Shawn H. Smith's answer
This is a pretty vague question, we would need a few details at least to answer fully. If you are talking about a settlement as part of a divorce, then yes. Abuse during the marriage can cause the judge to award you more of the property than they would ...
 
 

1 Answer | Asked in Family Law for Texas on May 15, 2013

Shawn H. Smith's answer
He can file a petition asking for whatever he wants, that doesn't mean that the judge will grant it. Joint custody agreements often contain geographical restrictions, but they usualy refer to the child moving outside of an area, not just leaving ...
 
 

1 Answer | Asked in Criminal Law for Texas on May 14, 2013

Shawn H. Smith's answer
This is a very common situation. Usually, in a domestic dispute, the police will charge him and take him in just to diffuse the situation. What you need to understand is that, at least in Texas, civilians don't actually press charges, the district ...
 
 

1 Answer | Asked in Criminal Law for Texas on May 11, 2013

Shawn H. Smith's answer
In Texas you qualify for an expunction in a few different cases. If you receive deferred adjudication for a class C misdemeanor and complete it successfully, you should qualify. If you were charged with a higher offense, but subsequently had the charge ...
 
 

1 Answer | Asked in Family Law for Texas on May 4, 2013

Shawn H. Smith's answer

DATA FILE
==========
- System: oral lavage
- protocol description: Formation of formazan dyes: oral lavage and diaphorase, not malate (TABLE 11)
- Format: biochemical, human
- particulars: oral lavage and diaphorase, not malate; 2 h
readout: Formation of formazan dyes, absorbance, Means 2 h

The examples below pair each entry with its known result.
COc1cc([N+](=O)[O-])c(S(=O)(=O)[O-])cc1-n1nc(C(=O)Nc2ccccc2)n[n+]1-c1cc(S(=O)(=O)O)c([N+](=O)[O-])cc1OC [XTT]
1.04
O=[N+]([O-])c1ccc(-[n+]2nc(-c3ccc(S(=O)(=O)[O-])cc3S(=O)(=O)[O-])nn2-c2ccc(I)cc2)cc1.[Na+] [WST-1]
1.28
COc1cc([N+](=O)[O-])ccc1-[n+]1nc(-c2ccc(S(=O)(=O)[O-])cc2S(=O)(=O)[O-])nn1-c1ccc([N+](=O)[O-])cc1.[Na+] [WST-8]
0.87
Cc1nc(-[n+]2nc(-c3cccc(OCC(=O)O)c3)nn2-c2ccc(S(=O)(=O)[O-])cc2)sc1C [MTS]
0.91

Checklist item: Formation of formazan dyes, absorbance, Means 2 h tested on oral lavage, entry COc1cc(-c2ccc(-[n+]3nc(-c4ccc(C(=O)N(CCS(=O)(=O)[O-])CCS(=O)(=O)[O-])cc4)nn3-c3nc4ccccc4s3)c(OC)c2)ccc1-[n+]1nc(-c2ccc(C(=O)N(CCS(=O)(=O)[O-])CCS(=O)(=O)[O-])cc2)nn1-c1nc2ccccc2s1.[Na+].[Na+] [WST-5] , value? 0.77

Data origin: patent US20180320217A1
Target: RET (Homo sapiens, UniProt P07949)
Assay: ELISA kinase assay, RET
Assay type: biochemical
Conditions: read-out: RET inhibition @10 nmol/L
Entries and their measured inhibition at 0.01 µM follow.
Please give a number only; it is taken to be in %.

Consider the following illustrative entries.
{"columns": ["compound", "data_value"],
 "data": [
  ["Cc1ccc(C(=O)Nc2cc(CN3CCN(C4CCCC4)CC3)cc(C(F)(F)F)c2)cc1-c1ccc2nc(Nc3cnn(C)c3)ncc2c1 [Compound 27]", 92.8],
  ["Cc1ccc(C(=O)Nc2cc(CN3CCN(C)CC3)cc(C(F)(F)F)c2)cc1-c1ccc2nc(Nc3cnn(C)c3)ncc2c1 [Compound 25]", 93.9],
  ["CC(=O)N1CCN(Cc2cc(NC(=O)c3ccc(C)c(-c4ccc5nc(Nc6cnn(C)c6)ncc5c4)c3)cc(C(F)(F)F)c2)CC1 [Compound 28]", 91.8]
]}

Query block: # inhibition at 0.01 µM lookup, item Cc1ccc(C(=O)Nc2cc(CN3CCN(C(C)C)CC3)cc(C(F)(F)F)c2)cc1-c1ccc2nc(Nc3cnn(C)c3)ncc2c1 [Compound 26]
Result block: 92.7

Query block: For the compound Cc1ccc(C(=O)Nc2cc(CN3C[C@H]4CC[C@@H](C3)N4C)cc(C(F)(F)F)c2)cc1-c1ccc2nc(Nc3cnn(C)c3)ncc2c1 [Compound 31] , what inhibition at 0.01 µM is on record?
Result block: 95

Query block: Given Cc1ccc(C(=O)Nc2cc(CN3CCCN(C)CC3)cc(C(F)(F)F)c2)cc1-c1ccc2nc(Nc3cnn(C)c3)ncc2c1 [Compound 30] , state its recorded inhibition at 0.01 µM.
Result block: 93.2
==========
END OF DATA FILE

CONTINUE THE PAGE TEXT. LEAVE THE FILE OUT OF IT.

If the aggravated assault was not due to the fact that he used a weapon, then they must be alleging that he caused serious bodily injury. This is a second degree felony in Texas, carrying a punishment range of 2 to 20 years in prison, with a possible fine ...
 
 

1 Answer | Asked in Family Law for Texas on May 8, 2013

Shawn H. Smith's answer
The amount of child support will be based on his income. You may want to speak with an attorney about getting an order together to handle both child support and visitation/custody assuming he wants to be in the child's life. It is always best to get ...
 
 

1 Answer | Asked in Criminal Law for Texas on May 2, 2013

Shawn H. Smith's answer
Depends on how much they get caught with. Generally it gets bumped up one level for being on school grounds since that is a "drug free zone". So if they had under 2 ounces, it will be a class A misdemeanor instead of a class B misdemeanor.
 
 

1 Answer | Asked in Criminal Law for Texas on May 8, 2013

Shawn H. Smith's answer
Not sure what profile you are speaking of here, but that doesn't mean that he doesn't practice criminal law, just that he is not advertising it in the particular profile you are looking at. If you are not happy with the representation he has ...
 
 

1 Answer | Asked in Criminal Law for Texas on Apr 24, 2013

Shawn H. Smith's answer
Court appointed lawyers are still bound by the same ethical responsibilities to represent their clients that a lawyer you hire would be. They should do everything in their power to assure that your rights are protected. The downside of having a court ...
 
 

1 Answer | Asked in Family Law for Texas on Apr 17, 2013

Shawn H. Smith's answer
That depends on the Judge. He will still be brought before the court and admonished by the judge to either hire an attorney or accept a court appointed one. Most of the time judges will not allow this to delay things for very long, if at all. If he is ...